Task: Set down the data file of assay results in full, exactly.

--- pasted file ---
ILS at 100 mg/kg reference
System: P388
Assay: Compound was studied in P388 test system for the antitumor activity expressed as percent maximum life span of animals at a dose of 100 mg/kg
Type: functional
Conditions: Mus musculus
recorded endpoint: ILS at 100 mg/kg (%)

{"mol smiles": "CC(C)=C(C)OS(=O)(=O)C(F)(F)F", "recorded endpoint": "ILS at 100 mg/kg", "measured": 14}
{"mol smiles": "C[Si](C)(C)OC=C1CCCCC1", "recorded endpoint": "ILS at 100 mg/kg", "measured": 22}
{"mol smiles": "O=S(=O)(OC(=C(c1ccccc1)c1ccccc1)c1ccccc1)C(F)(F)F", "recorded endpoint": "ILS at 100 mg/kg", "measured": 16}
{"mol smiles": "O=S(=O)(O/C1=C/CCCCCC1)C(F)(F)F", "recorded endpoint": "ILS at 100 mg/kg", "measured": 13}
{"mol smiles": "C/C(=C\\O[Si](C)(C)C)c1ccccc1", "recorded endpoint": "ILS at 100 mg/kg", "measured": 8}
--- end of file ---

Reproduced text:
ILS at 100 mg/kg reference
System: P388
Assay: Compound was studied in P388 test system for the antitumor activity expressed as percent maximum life span of animals at a dose of 100 mg/kg
Type: functional
Conditions: Mus musculus
recorded endpoint: ILS at 100 mg/kg (%)

{"mol smiles": "CC(C)=C(C)OS(=O)(=O)C(F)(F)F", "recorded endpoint": "ILS at 100 mg/kg", "measured": 14}
{"mol smiles": "C[Si](C)(C)OC=C1CCCCC1", "recorded endpoint": "ILS at 100 mg/kg", "measured": 22}
{"mol smiles": "O=S(=O)(OC(=C(c1ccccc1)c1ccccc1)c1ccccc1)C(F)(F)F", "recorded endpoint": "ILS at 100 mg/kg", "measured": 16}
{"mol smiles": "O=S(=O)(O/C1=C/CCCCCC1)C(F)(F)F", "recorded endpoint": "ILS at 100 mg/kg", "measured": 13}
{"mol smiles": "C/C(=C\\O[Si](C)(C)C)c1ccccc1", "recorded endpoint": "ILS at 100 mg/kg", "measured": 8}